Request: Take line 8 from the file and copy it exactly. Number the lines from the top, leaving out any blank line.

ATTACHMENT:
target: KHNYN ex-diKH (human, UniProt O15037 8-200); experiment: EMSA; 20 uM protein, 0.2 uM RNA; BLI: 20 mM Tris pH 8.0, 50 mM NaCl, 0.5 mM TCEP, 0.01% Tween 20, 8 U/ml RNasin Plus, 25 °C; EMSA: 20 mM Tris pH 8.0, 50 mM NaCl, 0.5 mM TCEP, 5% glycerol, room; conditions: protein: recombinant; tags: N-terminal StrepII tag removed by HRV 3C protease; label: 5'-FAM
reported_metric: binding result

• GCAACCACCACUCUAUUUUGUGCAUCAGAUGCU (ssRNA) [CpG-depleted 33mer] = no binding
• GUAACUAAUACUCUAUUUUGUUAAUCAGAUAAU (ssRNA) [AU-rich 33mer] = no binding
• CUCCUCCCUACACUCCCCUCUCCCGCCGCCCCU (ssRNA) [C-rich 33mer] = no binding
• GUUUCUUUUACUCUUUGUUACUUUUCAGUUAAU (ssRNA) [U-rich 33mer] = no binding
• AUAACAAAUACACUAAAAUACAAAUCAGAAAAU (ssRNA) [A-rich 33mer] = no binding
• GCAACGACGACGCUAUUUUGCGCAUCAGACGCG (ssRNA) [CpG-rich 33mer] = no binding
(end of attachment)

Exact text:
• GCAACGACGACGCUAUUUUGCGCAUCAGACGCG (ssRNA) [CpG-rich 33mer] = no binding